The National Forest Foundation recently completed a new five-year strategic plan. The current 2015 round of the Matching Awards Program will be the last round with the focus areas of Wildlife Habitat Improvement, Recreation, Watershed Health and Restoration, and Community-Based Forestry.
A second 2015 Matching Awards Program round will be held in June and emphasize the new NFF strategic priorities of Forest Health and Outdoor Experiences. There may be some overlap between old and new priorities and requirements as the NFF transitions the program. A new Request for Proposals will be issued early in 2015 for the next round of the program.
The NFF encourages organizations to position their proposed projects within at least one of our areas of programmatic emphasis, each of which are given equal priority. These areas are Wildlife Habitat Improvement, Recreation, Watershed Health and Restoration, and Community-Based Forestry. Each is briefly described below.
Wildlife Habitat Improvement
The diverse habitats found within the National Forests and Grasslands support more than 3,000 species of birds, mammals, reptiles, fish, and amphibians. For many Americans, engaging in wildlife viewing, fishing, and hunting within these habitats often serves as the primary means of connection to the outdoors, and provides important revenue for state and local economies.
The continuing growth of population centers in the United States has had a negative impact on the overall habitat of many species. The NFF is working to safeguard these threatened species and the forest lands on which they depend for survival. The NFF will make investments in projects that improve conditions for maintaining viable populations of native plants and animals, while meeting public demand for wildlife viewing, hunting and fishing, through project activities such as:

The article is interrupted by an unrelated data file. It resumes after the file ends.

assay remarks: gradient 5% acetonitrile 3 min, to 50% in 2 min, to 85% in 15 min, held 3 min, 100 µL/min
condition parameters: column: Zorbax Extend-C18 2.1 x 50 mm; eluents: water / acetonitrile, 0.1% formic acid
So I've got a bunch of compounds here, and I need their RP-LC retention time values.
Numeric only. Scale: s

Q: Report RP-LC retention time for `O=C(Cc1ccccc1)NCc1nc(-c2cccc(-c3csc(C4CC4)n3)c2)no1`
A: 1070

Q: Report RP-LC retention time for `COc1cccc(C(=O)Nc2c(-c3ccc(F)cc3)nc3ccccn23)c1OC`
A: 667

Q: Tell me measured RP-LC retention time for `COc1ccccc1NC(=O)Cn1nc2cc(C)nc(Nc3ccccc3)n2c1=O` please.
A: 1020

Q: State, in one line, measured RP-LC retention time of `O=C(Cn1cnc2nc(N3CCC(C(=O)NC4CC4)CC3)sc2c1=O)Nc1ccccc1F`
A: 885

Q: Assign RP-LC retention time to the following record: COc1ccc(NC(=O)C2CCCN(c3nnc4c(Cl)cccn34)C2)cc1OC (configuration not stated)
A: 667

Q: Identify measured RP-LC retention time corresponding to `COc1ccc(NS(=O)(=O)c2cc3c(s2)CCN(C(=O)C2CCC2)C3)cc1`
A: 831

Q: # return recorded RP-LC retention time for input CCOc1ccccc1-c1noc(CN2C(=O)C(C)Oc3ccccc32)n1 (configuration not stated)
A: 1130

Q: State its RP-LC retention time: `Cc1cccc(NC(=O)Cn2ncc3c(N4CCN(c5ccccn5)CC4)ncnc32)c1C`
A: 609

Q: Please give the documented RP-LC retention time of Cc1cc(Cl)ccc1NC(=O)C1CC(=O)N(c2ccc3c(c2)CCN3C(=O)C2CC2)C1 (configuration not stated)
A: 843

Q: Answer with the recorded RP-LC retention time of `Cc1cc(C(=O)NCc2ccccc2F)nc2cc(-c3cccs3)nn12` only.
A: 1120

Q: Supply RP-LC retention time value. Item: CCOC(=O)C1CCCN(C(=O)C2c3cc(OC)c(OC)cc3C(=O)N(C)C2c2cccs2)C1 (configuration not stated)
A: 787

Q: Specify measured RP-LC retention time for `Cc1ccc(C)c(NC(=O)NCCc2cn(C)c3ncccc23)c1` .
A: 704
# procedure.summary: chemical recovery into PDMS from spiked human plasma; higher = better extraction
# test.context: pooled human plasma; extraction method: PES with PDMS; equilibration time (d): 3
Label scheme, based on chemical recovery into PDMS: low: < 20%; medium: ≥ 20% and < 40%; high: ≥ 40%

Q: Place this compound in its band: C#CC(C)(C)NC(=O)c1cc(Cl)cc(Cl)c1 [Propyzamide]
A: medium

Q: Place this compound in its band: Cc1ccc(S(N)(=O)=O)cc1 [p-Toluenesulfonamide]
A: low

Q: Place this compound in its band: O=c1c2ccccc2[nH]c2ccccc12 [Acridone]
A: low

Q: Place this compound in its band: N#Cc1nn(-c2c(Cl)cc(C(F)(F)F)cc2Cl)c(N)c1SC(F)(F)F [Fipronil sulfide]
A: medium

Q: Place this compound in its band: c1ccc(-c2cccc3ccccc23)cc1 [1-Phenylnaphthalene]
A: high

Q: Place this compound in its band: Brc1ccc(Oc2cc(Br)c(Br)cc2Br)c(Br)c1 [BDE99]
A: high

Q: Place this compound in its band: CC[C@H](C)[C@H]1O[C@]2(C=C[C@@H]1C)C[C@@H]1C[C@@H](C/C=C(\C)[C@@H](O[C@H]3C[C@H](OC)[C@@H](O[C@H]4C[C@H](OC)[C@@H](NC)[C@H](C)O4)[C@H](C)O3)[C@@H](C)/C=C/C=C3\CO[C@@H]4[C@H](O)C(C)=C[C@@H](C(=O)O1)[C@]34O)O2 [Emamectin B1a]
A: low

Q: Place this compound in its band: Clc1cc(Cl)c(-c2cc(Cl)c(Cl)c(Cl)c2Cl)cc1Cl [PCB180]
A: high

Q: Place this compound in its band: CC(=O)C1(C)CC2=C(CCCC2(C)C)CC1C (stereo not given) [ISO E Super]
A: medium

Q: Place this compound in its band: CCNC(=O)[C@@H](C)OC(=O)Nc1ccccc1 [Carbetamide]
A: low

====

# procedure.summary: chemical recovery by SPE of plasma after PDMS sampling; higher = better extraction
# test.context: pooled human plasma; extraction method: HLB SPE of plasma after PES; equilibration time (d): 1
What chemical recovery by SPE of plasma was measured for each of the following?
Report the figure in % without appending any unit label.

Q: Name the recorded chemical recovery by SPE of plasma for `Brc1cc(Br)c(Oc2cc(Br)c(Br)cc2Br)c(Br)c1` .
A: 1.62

- Juniper removal to help restore sagebrush ecosystems and improve quail habitat;
- Treatments for noxious weeds and plant succession to protect crucial habitat for rare species.
Recreation is the fastest growing use of National Forests and Grasslands. The increase in visitor usage and encroaching development result in increased human impacts to ecosystems. Maintaining the integrity of these forest and grassland resources is vital for both ecosystem viability and quality recreational experiences. Through support of local restoration activities and citizen involvement, the NFF can help to ameliorate these pressures and ease their effects on resources on and adjacent to public lands, while still providing economic benefits to the surrounding communities.
The NFF is interested in projects that address the rising demand for outdoor recreation in National Forests and Grasslands through projects activities such as:
- Restoration of the impacts of excessive or inappropriate use in sensitive areas;
- Improvement of recreational resources through trail restoration and maintenance.
Watershed Health & Restoration
National Forest lands are the largest single source of fresh water in the United States. Waters originating on National Forest lands bring life to agricultural lands and provide clean drinking water to communities, and are conservatively estimated to be worth at least $3.7 billion per year. Protecting these watersheds is one of the primary reasons the U.S. Forest Service was established, and maintaining and restoring these watersheds is of vital importance. The patchwork of federal and non-federal lands in many watersheds makes public-private partnerships even more crucial to ensuring clean water and vibrant ecosystems.
The NFF will support watershed restoration and enhancement projects, especially those initiatives that include diverse perspectives and address critical issues such as non-point source pollution and fish habitat enhancement through project activities such as:
- Sediment reduction through slope stabilization and contouring;
- Planting of native species in damaged riparian areas;
- Removal of invasive exotic species;
- Culvert replacement to improve fish passage.
The NFF believes that communities can work to improve natural resources while providing local economic and social benefits. The aim of community-based forestry is to empower those who work, live and recreate in the woods to work together and strive toward common goals.